For far too long the debate about knife crime has turned almost exclusively around one issue – whether we should remove powers from judges in setting sentences for people found carrying a knife.
Boris Johnson has even decided to jump on the bandwagon in an attempt to get a cheap headline and joined those claiming that removing the discretion of judges in making individual sentencing decisions is the only way to make our communities safer.
In the meantime real steps that can be taken to tackle knife crime and other violent offences have been overlooked. There is very clear evidence that the adoption of the ‘’Cardiff Model” is effective in tackling violent crime.
The collection and sharing of anonymous data about knife and other violent offences with the police and local councils enables real steps to be taken to tackle violent hotspots.
And the Cardiff Model covers more than just tackling knife offences.
For example if a pub has a record of violent offences taking place on its premises the Cardiff Model ensures that more rigorous assessment is made of a pub licence.
Alternatively, if there is a spate of adults and children facing dog bites in a local park the first place to find out is often the local A&E department.
When Boris Johnson stood for re-election in 2012 his crime manifesto specifically stated he advocated the full adoption of the Cardiff Model in every part of London.
Yet at present it seems that 13 hospital trusts in London are not sharing any data about violent offences.
There are some incredibly weak excuses made for the adoption of the Cardiff Model. For example there is a myth that personal data about patients is breached. This is simply not the case.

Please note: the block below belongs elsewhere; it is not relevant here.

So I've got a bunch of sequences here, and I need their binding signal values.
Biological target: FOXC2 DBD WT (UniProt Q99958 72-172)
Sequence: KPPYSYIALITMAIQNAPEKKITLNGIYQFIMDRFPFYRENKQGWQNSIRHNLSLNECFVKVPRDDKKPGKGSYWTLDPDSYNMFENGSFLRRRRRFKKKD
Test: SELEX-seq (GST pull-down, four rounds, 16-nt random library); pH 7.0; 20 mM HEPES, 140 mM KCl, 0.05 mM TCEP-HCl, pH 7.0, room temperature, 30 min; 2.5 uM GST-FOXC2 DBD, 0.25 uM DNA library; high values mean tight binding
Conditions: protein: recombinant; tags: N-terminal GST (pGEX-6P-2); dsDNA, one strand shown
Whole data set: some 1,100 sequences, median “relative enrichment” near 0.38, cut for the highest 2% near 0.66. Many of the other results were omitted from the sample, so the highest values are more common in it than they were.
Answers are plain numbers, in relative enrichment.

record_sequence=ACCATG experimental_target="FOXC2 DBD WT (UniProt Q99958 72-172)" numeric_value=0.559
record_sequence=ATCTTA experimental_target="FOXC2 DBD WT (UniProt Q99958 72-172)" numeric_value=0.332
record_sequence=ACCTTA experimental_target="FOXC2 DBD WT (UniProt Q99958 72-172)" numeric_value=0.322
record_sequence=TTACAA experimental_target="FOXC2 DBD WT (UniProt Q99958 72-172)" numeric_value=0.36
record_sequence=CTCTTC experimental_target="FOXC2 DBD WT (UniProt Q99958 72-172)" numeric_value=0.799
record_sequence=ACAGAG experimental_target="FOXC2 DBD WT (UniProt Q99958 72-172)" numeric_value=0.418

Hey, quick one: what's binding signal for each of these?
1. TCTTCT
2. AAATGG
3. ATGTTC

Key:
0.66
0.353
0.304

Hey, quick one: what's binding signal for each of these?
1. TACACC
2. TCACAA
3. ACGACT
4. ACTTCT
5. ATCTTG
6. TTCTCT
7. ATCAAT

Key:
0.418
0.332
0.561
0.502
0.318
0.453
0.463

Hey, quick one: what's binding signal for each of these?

The collected and shared data is fully anonymous. Another excuse is that asking A&E staff to collect information about the time and location of a violent incident is an imposition on staff that are already overstretched.
Reception staff at any A&E department are of course incredibly busy, but if given adequate support and training the routine collection of data about the time and location of violent offences is possible.
Moreover because the Cardiff Model leads to a reduction in violent crime the collection of information leads to less demands on an A&E department. Far from being an imposition on hospital staff the Cardiff Model actually reduces pressures on A&E departments.
For far too long the Mayor of London has not taken a lead on this issue and sadly London is actually experiencing an increase in violent offences.
The good news is that just this week at Mayor’s Question Time the Mayor was surprisingly frank and admitted that the adoption of the Cardiff Model has been very patchy.
After questioning him he has now pledged to write to all hospital trusts to encourage its full adoption across the capital. He has also claimed he will call a summit at City Hall if necessary.
Finally, it seems the Mayor of London (who was elected as London’s Police Commissioner) is waking up to the fact that he can actually take real steps to tackle violent crime. His actions are as welcome as they are overdue.
Caroline Pidgeon is leader of the Liberal Democrat London Assembly group and Deputy Chair of the London Assembly Police and Crime Committee.